Prussia and the Second Armed Neutrality, 1800-1801

Philip Gerard Dwyer

    Research output: ThesisDoctoral Thesis

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    The purpose of this study is to analyse the role played by Prussia during the Second Armed Neutrality. In contrast to traditional interpretations of this period, an attempt is made to prove that the Prussian government's actions were not a result of its subordination to France and Russia, but rather that it acted with its own territorial and foreign policy interests in mind.
    After an examination of the characters most involved in the formulation of foreign policy, namely the King Friedrich Wilhelm III, his Foreign Minister Haugwitz, and certain members of the Geheimkabinett, there follows an outline of Prussia's foreign policy before 1800, and a summary of Prussia's foreign policy objectives during this period. Before going into Prussia's involvement in the Armed Neutrality, a brief résumé of the circumstances and the foreign policies of the other major participants leading to the formation of the maritime alliance is given. Then an examination is made of Haugwitz's attempts to mediate between Russia and France, the decisions surrounding Prussia's adherence to the association, and the consequent invasion of north Germany. One question is always kept in mind - was Prussia coerced into joining the alliance and taking military action? Prussia, it is reasoned, joined the Armed Neutrality: (i.) not out of enmity towards England, but to win French and Russian sympathy for the forthcoming negotiations over German secularisations;(ii.) out of a desire to defend its own commercial interests; and (iii.) in an attempt to strengthen its position in north Germany by abandoning its isolationist policy. The King considered the alliance useful to his people, but never thought that it posed a threat to England. One of the most important points in this study was to determine when, and why, Prussia decided to invest the electorate of Hanover with its troops. By demonstrating that the decision was made independently of French and Russian exhortations to do so, the study establishes that Prussia was not simply a pawn used to further the interests of powers greater than itself, but that it had its own particular interest in mind; the protection of its maritime trade, and especially the desire to pre-empt a French invasion of Hanover. The final chapters deal with the failure of the Armed Neutrality, and the Prussian withdrawal from Hanover.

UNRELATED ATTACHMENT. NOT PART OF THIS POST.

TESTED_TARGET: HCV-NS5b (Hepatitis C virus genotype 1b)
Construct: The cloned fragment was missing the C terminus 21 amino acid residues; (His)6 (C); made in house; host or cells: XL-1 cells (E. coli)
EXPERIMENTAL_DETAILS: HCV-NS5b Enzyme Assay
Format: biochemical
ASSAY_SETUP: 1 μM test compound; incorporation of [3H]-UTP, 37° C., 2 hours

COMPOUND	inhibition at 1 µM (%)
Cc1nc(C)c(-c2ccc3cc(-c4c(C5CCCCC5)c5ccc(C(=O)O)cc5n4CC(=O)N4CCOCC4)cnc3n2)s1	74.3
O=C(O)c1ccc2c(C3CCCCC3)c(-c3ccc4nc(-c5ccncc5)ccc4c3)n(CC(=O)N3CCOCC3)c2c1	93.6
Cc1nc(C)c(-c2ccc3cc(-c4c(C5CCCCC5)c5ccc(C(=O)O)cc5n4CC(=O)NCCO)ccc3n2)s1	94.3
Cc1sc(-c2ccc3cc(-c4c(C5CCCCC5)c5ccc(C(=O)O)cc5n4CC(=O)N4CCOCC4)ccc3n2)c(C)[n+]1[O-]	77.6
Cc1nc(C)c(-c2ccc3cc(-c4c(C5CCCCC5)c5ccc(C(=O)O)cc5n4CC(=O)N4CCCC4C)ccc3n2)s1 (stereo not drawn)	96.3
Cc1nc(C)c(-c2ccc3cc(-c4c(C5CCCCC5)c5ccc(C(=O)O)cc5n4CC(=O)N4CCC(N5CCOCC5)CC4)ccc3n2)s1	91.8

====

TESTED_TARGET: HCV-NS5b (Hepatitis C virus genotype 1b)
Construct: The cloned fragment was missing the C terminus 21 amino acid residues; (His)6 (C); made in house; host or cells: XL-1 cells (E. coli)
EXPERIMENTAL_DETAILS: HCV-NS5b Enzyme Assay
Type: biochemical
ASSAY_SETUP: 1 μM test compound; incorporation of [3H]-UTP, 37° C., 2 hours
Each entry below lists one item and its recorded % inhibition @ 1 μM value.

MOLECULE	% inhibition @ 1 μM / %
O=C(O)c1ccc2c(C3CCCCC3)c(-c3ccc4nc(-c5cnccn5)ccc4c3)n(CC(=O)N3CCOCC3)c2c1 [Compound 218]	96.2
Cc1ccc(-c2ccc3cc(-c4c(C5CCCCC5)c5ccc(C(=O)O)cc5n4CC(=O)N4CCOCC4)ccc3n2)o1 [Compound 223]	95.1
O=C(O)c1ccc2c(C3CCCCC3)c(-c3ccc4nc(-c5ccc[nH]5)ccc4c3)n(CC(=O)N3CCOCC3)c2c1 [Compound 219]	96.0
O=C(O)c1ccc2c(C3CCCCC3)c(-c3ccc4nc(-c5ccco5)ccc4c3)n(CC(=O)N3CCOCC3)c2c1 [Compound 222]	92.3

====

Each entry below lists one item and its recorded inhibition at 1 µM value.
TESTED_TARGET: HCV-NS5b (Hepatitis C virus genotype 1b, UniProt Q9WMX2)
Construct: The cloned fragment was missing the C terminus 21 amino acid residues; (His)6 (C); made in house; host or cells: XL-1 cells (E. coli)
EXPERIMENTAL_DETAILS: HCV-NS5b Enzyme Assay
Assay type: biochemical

To conclude, an attempt is made to determine what impact this short lived alliance had on future Prussian foreign policy decisions. The study demonstrates that Prussia's role, without being crucial to the outcome of the Armed Neutrality, was certainly a key one.
    Original languageEnglish
    QualificationDoctor of Philosophy
    Awarding Institution
    • The University of Western Australia
    Publication statusUnpublished - 1992

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